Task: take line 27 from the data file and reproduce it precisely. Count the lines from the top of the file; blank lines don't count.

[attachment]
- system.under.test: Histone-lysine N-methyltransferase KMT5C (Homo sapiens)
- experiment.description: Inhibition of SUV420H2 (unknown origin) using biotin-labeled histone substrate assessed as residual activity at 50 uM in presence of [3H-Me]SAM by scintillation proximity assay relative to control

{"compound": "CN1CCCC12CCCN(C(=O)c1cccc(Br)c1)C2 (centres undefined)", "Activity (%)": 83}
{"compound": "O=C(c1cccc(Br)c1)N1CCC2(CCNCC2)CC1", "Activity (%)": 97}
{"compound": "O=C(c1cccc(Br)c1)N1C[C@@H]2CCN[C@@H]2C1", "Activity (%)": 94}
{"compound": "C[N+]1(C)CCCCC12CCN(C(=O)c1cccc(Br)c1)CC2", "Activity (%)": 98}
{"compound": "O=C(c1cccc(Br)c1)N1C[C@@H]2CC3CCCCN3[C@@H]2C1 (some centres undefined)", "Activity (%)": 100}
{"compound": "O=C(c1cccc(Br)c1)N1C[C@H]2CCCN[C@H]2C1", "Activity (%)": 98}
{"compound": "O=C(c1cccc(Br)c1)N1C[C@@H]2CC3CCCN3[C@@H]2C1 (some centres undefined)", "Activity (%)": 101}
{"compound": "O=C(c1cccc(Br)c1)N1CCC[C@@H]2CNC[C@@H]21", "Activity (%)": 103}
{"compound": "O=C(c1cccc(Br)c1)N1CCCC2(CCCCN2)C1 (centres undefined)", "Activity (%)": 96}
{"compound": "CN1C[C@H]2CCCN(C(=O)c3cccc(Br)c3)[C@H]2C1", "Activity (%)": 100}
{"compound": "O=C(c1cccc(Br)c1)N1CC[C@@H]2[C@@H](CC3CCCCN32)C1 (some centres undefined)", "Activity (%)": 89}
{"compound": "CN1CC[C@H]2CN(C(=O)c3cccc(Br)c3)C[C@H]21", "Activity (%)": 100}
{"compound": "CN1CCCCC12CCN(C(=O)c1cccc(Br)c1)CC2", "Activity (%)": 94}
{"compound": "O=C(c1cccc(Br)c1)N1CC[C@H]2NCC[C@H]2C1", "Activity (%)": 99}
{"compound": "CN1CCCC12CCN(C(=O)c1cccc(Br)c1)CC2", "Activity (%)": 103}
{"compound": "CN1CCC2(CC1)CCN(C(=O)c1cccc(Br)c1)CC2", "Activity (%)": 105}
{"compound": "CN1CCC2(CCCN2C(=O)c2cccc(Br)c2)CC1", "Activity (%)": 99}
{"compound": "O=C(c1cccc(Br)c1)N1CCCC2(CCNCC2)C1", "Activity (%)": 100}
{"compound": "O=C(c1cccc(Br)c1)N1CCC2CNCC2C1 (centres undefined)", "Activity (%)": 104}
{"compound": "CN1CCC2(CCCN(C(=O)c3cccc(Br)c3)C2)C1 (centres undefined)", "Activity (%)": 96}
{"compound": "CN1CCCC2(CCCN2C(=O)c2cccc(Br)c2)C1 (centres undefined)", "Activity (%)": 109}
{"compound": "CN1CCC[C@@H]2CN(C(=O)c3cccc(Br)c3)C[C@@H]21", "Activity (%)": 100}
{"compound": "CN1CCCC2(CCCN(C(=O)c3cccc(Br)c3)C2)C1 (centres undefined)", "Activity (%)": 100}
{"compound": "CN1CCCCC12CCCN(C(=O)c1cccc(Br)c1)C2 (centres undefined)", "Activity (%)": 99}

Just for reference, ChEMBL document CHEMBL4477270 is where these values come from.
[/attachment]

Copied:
Just for reference, ChEMBL document CHEMBL4477270 is where these values come from.